Locomotor and behavioural responses of empire gudgeons (Hypseleotris compressa) exposed to coal mine wastewater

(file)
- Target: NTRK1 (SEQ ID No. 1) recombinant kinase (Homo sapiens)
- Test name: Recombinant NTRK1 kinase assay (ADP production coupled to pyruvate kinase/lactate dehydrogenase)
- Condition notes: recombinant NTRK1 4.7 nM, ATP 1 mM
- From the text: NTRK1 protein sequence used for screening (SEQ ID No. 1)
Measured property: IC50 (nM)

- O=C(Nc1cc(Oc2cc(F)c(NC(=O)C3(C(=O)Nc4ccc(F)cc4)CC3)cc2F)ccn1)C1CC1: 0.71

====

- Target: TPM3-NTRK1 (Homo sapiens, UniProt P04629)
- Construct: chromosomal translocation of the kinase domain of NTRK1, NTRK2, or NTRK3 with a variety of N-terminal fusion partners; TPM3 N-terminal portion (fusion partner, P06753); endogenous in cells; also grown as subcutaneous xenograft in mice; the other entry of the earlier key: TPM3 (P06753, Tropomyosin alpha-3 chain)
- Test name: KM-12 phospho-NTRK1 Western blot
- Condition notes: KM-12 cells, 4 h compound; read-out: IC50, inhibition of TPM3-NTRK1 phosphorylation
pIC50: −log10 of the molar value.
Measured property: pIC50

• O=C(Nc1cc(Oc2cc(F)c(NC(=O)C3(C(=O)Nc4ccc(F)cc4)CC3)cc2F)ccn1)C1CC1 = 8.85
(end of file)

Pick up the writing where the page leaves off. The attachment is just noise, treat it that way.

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Coal mining generates large quantities of complex effluent and may pose a threat to aquatic wildlife. Despite this, few studies have explored the consequences of exposure to mine wastewater on aquatic organisms, and this is particularly true for the Australian environment. We investigated sub-lethal behavioural responses in a native Australian fish exposed to wastewater from two releasing dams (CMW1 and CMW2) located at an open cut coal mine in Central Queensland. Swimming activity and movement of empire gudgeons (Hypseleotris compressa) were assessed during a two-week exposure using video-tracking software. Increased activity was observed in exposed fish after 7 and 14 days. Specifically, we found a significant increase in the mean velocity and mobility of fish exposed to CMW1 treatments. Exposed fish also spent on average 23% more time in the peripheral zone compared to controls after 14-d exposures. A similar response pattern was observed in fish exposed to CMW2, but differences between treated and control fish did not generally reach statistical significance. Alterations to normal swimming activity and movement patterns can be indicative of a stress response in fish, and could subsequently lead to negative population-level impacts by increasing the conspicuousness of exposed individuals to predators, or by altering foraging abilities. More research is warranted to explore relationships between behavioural and physiological outcomes, including endocrine disruption, and subsequent population-level outcomes in aquatic organisms at risk of exposure to coal process-affected water.